Pictures and videos of our history

Scope's historic moments were captured over the decades. Now we can reflect on how far we've come.

Scope has been supporting disabled people and their families for over 60 years. These pictures and films track our transformation from The Spastics Society to Scope and what we've achieved along the way.


Video describing The chance of their lives (1952)
Read the transcript

The chance of their lives (1952)

A film exploring the difficulties faced by people with cerebral palsy in their everyday lives and how little help there used to be for disabled people.

Video describing About Scope (2014)
About Scope film

About Scope (2014)

Scope exists to make the country a more equal and accessible place for disabled people. We also work hard to provide support for disabled people and their families. Learn more about our work in this short film.

Video describing Every eight hours (1960)
Read the transcript

Every eight hours (1960)

Learn more about the early work of The Spastics Society. The title of this film takes its name from the fact that, at the time, one child with cerebral palsy was born every eight hours.

Video describing End the awkward (2014)
Read the transcript

End the awkward (2014)

A film revealing the assumptions and attitudes that create awkward situations for disabled people and their families.

Please note, we are unable to provide transcripts or captions on some of the videos at this time.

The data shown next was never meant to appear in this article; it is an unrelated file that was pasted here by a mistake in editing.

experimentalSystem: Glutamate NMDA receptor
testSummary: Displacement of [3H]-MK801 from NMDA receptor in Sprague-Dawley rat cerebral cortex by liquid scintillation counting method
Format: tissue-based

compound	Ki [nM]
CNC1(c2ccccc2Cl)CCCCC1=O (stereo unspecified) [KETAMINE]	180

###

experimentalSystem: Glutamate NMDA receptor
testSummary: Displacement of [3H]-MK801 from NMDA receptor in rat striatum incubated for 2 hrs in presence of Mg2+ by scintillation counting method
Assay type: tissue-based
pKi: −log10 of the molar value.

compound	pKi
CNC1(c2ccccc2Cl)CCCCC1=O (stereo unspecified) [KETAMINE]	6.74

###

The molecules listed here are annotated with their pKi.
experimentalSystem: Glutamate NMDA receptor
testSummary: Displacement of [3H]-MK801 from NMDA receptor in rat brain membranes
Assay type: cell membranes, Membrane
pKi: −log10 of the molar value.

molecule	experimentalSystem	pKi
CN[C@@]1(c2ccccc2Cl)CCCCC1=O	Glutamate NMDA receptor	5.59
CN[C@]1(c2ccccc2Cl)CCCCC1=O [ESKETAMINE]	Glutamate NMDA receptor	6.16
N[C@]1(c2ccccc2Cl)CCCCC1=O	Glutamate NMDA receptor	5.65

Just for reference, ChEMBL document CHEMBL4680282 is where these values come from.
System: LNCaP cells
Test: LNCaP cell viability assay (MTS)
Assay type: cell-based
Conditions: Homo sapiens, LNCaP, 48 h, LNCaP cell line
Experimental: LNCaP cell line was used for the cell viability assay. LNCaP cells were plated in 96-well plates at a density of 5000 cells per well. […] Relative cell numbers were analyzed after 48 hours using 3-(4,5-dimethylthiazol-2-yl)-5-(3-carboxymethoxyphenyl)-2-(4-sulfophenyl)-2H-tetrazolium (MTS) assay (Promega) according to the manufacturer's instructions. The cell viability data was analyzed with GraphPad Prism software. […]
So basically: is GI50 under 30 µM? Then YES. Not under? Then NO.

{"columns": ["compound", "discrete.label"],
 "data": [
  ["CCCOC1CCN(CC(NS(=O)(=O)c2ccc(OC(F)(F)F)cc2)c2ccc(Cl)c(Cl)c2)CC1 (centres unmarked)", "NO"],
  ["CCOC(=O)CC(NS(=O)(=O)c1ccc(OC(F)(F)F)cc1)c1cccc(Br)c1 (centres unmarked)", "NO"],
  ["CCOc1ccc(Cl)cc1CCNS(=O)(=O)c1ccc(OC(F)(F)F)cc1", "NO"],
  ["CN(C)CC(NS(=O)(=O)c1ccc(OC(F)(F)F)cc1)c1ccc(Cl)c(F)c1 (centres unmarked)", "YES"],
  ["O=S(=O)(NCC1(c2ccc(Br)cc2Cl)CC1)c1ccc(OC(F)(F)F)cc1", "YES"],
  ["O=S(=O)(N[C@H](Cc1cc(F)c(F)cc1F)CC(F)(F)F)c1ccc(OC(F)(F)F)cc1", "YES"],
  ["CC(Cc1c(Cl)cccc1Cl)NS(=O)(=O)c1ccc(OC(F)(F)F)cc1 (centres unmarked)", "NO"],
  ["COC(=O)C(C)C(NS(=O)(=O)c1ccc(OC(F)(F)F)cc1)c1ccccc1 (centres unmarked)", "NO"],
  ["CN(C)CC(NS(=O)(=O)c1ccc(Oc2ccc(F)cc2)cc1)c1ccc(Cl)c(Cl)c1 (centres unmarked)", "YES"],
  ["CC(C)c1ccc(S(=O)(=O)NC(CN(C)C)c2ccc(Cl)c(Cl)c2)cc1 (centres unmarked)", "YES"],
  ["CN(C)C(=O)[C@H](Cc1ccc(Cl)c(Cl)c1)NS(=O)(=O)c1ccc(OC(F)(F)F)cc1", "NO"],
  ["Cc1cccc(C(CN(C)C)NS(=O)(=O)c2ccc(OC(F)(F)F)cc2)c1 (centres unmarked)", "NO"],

Scope opens its first charity shop

People standing outside the first Scope shop

In 1970, we opened our first charity shop in borrowed premises in Sevenoaks, Kent. Scope now has nearly 250 shops.

The Spastics Society donation box

Boy putting money into old Spastics Society charity box

In 1979, Valerie Lang became our first disabled woman trustee and successfully campaigned to replace the collection dolls from our high streets.

Disability Now magazine launch

Assorted front covers of Disability Now magazine

In 1984, Disability Now magazine was launched to provide information for disabled people and their families.

Claire Rayner supports our helpline launch

Claire Rayner holding balloons and holding a baby

In 1990, Claire Rayner helped to launch our helpline to provide free information and support.

40th anniversary

Esther Rantzen celebrates Scope

Esther Rantzen and the Duke of Westminster celebrate our 40th anniversary.

Our name change announcement

Giant banner revealing our new name
We changed our name from The Spastics Society to Scope 20 years ago to reflect our refreshed outlook and the opportunities we created for disabled people and their families.

Ben Elton supporting our new name

Ben Elton supporting Scope in 1994

In 1994, Ben Elton presented William Hague, Minister for Disabled People, with a flag signed by 40 celebrities and 12,000 signatures endorsing equal rights for disabled people.

Inaccessible polling stations

Entrance to polling station with steps and an open door

In 1997, Scope’s Polls Apart report showed that 94% of 1,272 polling stations surveyed (which after all are public buildings like schools and community centres) had access difficulties, denying many disabled people the right to vote independently.

Nelson Mandela 'It's Time to Get Equal'

Nelson Mandela sitting in a chair in front of disability rights banner

In 2004, Nelson Mandela helped launch Time to Get Equal, a campaign that sought to eradicate disablism or prejudice against disabled people.

Quentin Blake illustrates disabled child

Quentin Blake illustrates a disabled child apple picking

2005 'Girl Picking Apples' painting by Quentin Blake was part of Scope's In the Picture campaign, supported by many well-known illustrators, to raise awareness of the need to include disabled children in the books they read.